Adventures Onboard: Saba: The Best Kept Secret in the Caribbean

One of the best things about being part of a Yacht Crew, is that your weekends off usually have you docked off the coast of some island, and when you are seeking adventure, there is no shortage of people to help you find it. I recall one such weekend, back in 2008, docked off St. Maarten, making the island of Saba the perfect quick jaunt for a getaway.

Saba is 5 square miles and consists largely of the potentially active volcano Mount Scenery. At 887 meters, it is the highest point in the entire Netherlands. Saba’s towns are The Bottom, Windwardside, Hell’s Gate and St. Johns.

I should start by pointing out that while the flight to Saba was short, it is not for the faint of heart. For starters, the runway into Saba, is the shortest commercial runway in the world, and all 1300 ft of it,  happens to be carved into a rock. To land safely, pilots are trained to aim directly for the rock and then at the last minute, make a quick turn and land on the runway, where almost immediately you come to an abrupt stop. Lets just say it does more than take your breath away.

Successfully landing was only the first part of our adventure, the second part was getting across the island, fondly known as the “The Rock.” So, how does one get across The Rock?” Well, take “The Road.”  “The Road” is the official name of the road that crosses Saba. It is aptly named, because this is so much more than a road.  Engineers all believed that a road across Saba was not possible. Josephus Lambert Hassell disagreed, took a course in civil engineering and with a crew of locals began building the road in 1938. After five years of work the first section of the road from Fort Bay to The Bottom was completed. The first motor vehicle arrived on the island in 1947 and in 1951 the road to Windwardside and St. Johns was opened.

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Driving “the Road” is considered to be a daunting task, luckily local taxi drivers are very familiar with it, maybe too familiar, so it is only the passengers who feel uneasy at the sharp bends and vertical drops. It is quite easy to see why so many thought this was not a plausible engineering project.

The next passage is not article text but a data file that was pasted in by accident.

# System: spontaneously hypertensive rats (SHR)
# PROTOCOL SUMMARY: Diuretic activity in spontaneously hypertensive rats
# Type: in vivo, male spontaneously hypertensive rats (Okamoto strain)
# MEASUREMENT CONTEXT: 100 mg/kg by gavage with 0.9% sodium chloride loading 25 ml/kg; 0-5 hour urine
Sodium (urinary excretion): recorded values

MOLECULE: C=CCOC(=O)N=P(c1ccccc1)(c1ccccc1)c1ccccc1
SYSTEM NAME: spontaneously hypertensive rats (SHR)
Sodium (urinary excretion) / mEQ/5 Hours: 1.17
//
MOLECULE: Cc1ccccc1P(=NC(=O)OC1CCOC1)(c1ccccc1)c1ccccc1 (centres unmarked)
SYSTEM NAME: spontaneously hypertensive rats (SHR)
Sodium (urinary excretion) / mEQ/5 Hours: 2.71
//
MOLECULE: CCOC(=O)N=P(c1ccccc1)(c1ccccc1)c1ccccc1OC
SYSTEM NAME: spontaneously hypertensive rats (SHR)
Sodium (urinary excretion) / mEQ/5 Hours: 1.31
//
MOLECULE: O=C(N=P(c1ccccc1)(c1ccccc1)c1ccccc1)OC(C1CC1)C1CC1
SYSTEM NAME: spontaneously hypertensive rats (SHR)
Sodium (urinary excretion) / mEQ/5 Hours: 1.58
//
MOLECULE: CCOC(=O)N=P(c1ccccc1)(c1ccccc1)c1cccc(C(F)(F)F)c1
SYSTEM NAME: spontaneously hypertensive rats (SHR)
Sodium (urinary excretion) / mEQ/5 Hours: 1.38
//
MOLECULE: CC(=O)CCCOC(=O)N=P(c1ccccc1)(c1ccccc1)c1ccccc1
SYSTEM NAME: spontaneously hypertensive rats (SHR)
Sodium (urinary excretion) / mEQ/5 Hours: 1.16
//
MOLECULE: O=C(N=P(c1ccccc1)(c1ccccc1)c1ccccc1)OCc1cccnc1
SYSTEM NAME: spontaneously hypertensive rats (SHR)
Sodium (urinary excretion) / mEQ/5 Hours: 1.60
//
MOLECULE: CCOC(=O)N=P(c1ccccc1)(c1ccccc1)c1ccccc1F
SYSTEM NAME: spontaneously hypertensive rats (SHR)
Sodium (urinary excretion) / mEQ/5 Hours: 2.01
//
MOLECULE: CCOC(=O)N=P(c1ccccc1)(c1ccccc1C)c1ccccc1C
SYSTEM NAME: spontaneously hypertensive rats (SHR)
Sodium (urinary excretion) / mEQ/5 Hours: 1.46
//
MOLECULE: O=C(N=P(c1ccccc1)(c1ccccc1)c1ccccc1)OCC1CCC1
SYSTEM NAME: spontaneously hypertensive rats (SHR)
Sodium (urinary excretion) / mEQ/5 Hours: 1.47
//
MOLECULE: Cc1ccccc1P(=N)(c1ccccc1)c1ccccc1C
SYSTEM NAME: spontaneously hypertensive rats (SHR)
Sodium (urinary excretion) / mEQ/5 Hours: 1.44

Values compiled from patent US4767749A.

Ready to explore, we wandered the unique and quaint town of Windwardside. We were charmed by the red roofed cottages, the friendly locals and the cute boutique stores selling the famous “Saba Lace”. It was refreshing to be somewhere known for ecotourism, hiking, climbing and spectacular dives. We felt very at home in the quiet town.

We spent the afternoon hiking to the top of Mount Scenery.  Not entirely prepared in our flip-flops, we climbed the steps and trudged through mud, but were treated to spectacular views of the Caribbean Sea and surrounding islands once at the top.

That evening we dined at a restaurant named Brigadoon. I have since heard that it is still one of the most popular restaurants on the island. The food was delicious and as an indication of Saba hospitality, the owner and hostess mingled with the patrons telling slightly inappropriate jokes. We loved it!

As one of the top dive destinations in the Caribbean, Saba wisely created a marine reserve to protect its reefs and underwater inhabitants. As someone who has been to many top dive destinations, I immediately understood why Saba deserved a ranking. The visibility was great, and the coral reefs were teaming with marine life.

Getting to Saba and around may be a little harrowing, but only added to the adventure. We returned to the Yacht, refreshed and ready to welcome our next charter guests on board.